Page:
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Flexible Spending Account (FSA) FAQs

What is a Flexible Spending Account (FSA)?

A flexible spending account (FSA) is an employer-sponsored plan that allows you to deduct dollars from your paycheck and deposit them into a special account that’s protected from taxes. FSA accounts are exempt from federal taxes, Social Security (FICA) taxes and, in most cases, state income taxes. The money in an FSA can be used for eligible health and/or dependent care expenses that are incurred while you are participating in the plan.

Flexible Spending Account Basics

What types of flexible spending plans are there?

There are 3 types of flexible spending account plans:

Health Care FSA: Covers medical, prescription, dental and vision expenses
Dependent Care FSA: Covers dependent care expenses including daycare, nursery school and day camp for children, and services for adult dependents who cannot care for themselves
Limited Health Care FSA: Covers dental and vision expenses only (for compliance with a health savings account)

When does my flexible spending account become effective?

Your flexible spending account or FSA becomes effective on the date you enroll. Unlike other plans, an FSA does not start on your hire date. Contributions to your account begin as soon as administratively possible after you enroll.

How do I participate in an FSA?

To participate, you must enroll shortly after your hire date, or elect to participate during annual Open Enrollment. If you have a life event change (for example, birth or adoption of a child), then you may be able to enroll without waiting for annual Open Enrollment, if you enroll within 31 days of the change.

Who can put money in my FSA?

You and your employer can put money in your FSA, although employers rarely contribute to their employees’ flexible spending accounts.

Who qualifies as an eligible dependent for purposes of the Daycare FSA?

An eligible dependent is any dependent for which an employee pays a provider to care for him/her while they are at work or looking for work. The dependent must be under the age of 13 or incapable of taking care of themselves and live in the employee’s home for more than half of the year.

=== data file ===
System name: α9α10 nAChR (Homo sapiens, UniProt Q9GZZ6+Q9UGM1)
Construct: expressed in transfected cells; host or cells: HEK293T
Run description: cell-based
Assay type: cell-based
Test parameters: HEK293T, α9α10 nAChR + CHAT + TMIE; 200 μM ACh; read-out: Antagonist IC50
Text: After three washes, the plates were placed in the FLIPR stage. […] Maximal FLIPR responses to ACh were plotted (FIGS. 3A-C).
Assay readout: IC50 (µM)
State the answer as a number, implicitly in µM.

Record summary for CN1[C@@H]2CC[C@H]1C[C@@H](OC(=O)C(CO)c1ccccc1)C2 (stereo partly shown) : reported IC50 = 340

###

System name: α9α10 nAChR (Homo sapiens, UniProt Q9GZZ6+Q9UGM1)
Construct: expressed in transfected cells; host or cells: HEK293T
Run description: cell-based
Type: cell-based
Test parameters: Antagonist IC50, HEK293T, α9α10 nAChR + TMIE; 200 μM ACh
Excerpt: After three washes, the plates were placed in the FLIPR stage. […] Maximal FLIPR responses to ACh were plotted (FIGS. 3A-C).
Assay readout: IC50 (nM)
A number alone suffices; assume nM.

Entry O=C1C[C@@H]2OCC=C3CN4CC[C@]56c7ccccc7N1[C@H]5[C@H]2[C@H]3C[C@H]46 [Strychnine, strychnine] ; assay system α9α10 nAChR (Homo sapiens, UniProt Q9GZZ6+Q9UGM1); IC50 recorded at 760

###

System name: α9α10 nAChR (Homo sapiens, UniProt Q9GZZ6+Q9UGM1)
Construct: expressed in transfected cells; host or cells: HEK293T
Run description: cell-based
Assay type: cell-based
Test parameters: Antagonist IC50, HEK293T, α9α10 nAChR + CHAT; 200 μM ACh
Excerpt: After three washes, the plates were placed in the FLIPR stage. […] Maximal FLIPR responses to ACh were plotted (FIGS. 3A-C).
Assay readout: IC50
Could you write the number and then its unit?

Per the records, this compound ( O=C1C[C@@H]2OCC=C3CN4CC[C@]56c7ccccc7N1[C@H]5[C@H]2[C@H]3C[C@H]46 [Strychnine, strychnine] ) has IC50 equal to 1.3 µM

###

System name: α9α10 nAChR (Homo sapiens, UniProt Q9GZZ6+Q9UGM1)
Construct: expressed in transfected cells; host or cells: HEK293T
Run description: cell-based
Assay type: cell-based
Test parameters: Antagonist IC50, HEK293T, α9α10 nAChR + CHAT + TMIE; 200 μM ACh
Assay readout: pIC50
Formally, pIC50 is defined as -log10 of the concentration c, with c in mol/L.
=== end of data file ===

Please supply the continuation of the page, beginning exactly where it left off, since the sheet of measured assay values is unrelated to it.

Flexible Spending Account Expenses

What does it mean to incur expenses?

The IRS considers expenses to be “incurred” at the time you receive medical care or dependent care–not when you are formally billed or actually pay for services. Only eligible expenses you incur within the plan year, including any employer-allowed grace period, are eligible for reimbursement.

How often can I request reimbursements from my flexible spending account (FSA)?

Reimbursements from your flexible spending account (FSA) can be requested as often as you incur a qualified expense. Expenses must be incurred during the plan year and the reimbursement must be requested before the end of the run-out period (or grace period if applicable).

What happens if I have money remaining in my account at the end of the year?

On October 31, 2013, the U.S. Department of Treasury changed the policy on remaining funds in flexible spending accounts. You are now able to roll over remaining flexible spending account (FSA) funds into your next plan year up to $500.00 if your employer allows. This rollover means participation in an FSA is much less risky. This gives you more flexibility to spend your FSA money when you need it. You can use it for necessary out-of-pocket healthcare expenses, rather than feeling pressured to shop last minute and potentially spend unnecessarily at the end of the year.

Can I change my election or stop contributing money to my FSA at any time during the plan year?

Federal regulations state that once you have enrolled in an FSA, you cannot change your election amount unless you have a qualifying life event. Your employer can give you a list of permitted change events.

How much will I really save in taxes by contributing to an FSA?

Generally, contributions you make to your FSA are not subject to federal or social security taxes. In most instances, there are no state taxes taken out either. The amount you may save depends upon:

• The amount you put into your FSA
• The tax percentage you would normally pay on that money (tax bracket)

Let’s say you want $2,000 taken out of your paycheck this year to put into your FSA. The money you direct to your FSA is taken out of your check before taxes are taken out. That reduces your taxable income by $2,000.
Let’s say you normally pay 30 percent in federal, social security and state taxes on your income. In this example, you would enjoy a tax savings of 30 percent of the $2,000. In other words, you could get a $600 tax savings on the $2,000 you directed to your FSA. Plus if allowed, the new rollover feature assures that any unused balance up to $500 will still be there for you in the next plan year.


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